118 Ryan

Thanks Paul. I downloaded Firebug (neat tool, by the way), but I still can’t fix the problem.

I have to say that I think I see WHY the left image doesn’t show up, but I just can’t fix up.

When in Firebug, I notice that the entire element that contains the left image doens’t appear in Firebug’s screen. Below is what I have in my CSS that I don’t see in Firebug.

#liquid-round {
width:100%;
margin:0px auto;
background:#fff url(http://www.guide-to-retirement-plans.com/images/leftside.gif) repeat-y left top;

Any thoughts? You can see one of my problem pages at http://www.guide-to-retirement-plans.com/

Thanks again for any assistance you might be able to provide.

Ryan

119 Paul OB

Hi,

The problem is that your css files are littered with errors.:)

You have literally tens of extra closing brackets all through the files.

div.clear {
font-size: 1px; height: 1px}

}

/***New text box***/

#liquid-round {
width:100%;
margin:0px auto;
background:#fff url(http://www.guide-to-retirement-plans.com/images/leftside.gif) repeat-y left top;
}

After the div.clear and above the “New Text box” comments you have an extra bracket that will stop good browsers from making sense of the next style as the bracket becomes part of that rule.

Removing all those extra brackets that are littered all throughout the code will fix the issue.

That isn’t the only error and your first line of code in main.css is invalid as you cannot put html tags in css files and is corrupting your body styles.

CSS files can only contain CSS and CSS comments. You can’t have html comments or any other code. If its not CSS or its not a CSS comment then it can’t be in the file.

Therefore validate your CSS file and clean up all those errors as even one stray bracket can have catastrophic effects.

I also notice that your html is need of a clean up also as you can’t put list tags inside p tags. List elements should be contained within a parent UL and not a P element. P elements can only contain inline content such as spans etc.

You have also wrapped some DIVS in P elements also which is not allowed and will cause problems.

Validate your CSS and HTML and a lot of your problems will go away :)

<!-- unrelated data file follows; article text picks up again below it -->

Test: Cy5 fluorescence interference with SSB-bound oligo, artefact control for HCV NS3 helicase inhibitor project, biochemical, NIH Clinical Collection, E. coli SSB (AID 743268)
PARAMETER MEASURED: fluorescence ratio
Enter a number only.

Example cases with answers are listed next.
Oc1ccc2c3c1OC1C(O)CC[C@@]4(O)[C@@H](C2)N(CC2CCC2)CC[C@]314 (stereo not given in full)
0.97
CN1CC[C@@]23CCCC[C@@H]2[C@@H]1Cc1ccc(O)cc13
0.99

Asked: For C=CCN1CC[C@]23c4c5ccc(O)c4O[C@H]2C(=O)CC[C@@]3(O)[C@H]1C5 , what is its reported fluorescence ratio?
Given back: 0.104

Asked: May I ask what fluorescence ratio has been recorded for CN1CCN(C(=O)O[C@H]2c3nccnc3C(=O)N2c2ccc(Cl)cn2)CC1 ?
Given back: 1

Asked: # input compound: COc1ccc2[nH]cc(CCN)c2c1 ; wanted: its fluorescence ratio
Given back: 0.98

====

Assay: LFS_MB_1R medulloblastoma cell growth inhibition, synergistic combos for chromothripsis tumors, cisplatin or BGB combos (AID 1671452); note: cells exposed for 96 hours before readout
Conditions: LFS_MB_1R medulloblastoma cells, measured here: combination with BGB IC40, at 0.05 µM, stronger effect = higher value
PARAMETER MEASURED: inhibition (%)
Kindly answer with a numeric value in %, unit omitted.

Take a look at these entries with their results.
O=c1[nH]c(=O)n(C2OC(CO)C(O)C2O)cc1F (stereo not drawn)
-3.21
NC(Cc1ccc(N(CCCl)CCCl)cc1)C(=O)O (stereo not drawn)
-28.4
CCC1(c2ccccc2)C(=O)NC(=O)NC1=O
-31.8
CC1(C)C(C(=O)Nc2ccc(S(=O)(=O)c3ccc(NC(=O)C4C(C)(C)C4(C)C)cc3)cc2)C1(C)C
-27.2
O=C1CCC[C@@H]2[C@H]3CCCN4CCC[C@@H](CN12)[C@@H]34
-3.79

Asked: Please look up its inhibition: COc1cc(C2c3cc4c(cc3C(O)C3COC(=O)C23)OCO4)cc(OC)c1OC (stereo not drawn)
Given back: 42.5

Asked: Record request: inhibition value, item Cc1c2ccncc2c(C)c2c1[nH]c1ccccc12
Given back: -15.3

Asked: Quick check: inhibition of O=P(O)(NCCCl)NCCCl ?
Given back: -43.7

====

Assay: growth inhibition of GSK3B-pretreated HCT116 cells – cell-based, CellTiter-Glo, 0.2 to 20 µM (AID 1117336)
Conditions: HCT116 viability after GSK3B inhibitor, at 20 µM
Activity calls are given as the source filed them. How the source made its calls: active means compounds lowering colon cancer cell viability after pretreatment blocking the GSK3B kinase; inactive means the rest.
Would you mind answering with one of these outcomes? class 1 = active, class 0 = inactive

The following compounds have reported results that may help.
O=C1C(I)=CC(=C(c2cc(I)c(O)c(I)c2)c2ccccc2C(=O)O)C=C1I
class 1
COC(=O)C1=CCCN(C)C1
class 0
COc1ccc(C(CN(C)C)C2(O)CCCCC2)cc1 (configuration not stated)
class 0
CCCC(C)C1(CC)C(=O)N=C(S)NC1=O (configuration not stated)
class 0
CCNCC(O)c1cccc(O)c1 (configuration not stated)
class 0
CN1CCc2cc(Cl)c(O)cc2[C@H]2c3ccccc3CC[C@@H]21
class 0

http://jigsaw.w3.org/css-validator/#validate_by_uri
http://validator.w3.org/

Hope that helps :)

120 Ryan

Well, there you have it. Living proof that HTML and CSS are dangerous in the hands of an amateur!

Of course, you were right. I fixed all the errors and it took care of this problem along with a handful of others.

Thanks so much for your gernerosity with your time to look over this mess for me. I greatly appreciate all of your help!

Ryan

121 Nick

I used your tutorial, which was very easy to follow, and ran into a problem.

When I put a form object, such as a drop down box in the content area, it does not allow me to click on it in Safari. I had the problem in Firefox as well but figured out putting the overflow:hidden on the bottom class and it fixed the problem in Firefox and IE.

Is there something I’m missing?

////CSS
.orange-round {
width:inherit;
margin:0px auto;
background:#F90 url(/images/layout/box/orange/left.gif) repeat-y left top;
}
.box_top {
width:100%;
height:23px;
background:url(/images/layout/box/orange/top.gif) no-repeat left top;
}
.box_top span {
display:block;
position:relative;
height:23px;
background:url(/images/layout/box/orange/top-right.gif) no-repeat right top;
}
.box_center-content {
position:relative;
background:url(/images/layout/box/orange/right.gif) repeat-y right top;
padding:1px 20px 1px 25px;
margin:-1px 0 -50px 0;
}
.box_bottom {
width:100%;
height:74px;
background:url(/images/layout/box/orange/bottom.gif) no-repeat left bottom;
overflow:hidden;
}
.box_bottom span {
display:block;
position:relative;
height:74px;
background:url(/images/layout/box/orange/bottom-right.gif) no-repeat right top;
}

///HTML


Get Started

— Select a State –
…..

122 Paul OB

Hi Nick,

Have you tried manipulating the z-index on the element. Add position:relative to the element concerned and apply a higher z-index.

If you have a link to a demo I’ll take a look.

123 Dan Ferris

Paul,

I just finished reading through the tutorial and tried setting it up for myself. It worked on a small box with little height but when I attempted to use two boxes on top of each other there was a problem. The left side border is not showing on either side for some reason, I am not really sure. I changed the wrappers to classes like you said earlier and that made all of the corners nice and flush. All I need now is for the left border to show up and this will be finished. I’m sure it’s just something small I overlooked, I too am a self-admitted novice with the in depth CSS scene. Any help would be great.

Heres a link to my test site i’m still constructing:
http://cs.txstate.edu/~df1106/DSI/index.htm

Thanks for the great rounded boxes!

124 Paul OB

Hi Dan,

Sorry for the late reply as I’ve been away on holiday. If you still need help then you will need to post again and I’ll take a look as soon as I have some spare time.

125 Brad

You legend. I’ve just been surfing for ages to find this. BUT – What on earth is going on over there at Microsoft?! Why can’t a company of that stature build a proper browser. It was all looking great in FF and then the usual… ‘better check it in IE’ and sure enough! I’m getting a big fat chunky gap! grrrr!
http://beyondchalk.com/corner-test.html

126 Paul OB

Hi Brad,

Try forcing “haslayout” on the center-content like this.

.center-content{min-height:0}
* html .center-content{height:1%}

You will have to check that it doesn’t cause problems elsewhere but it should do the trick.

127 Terry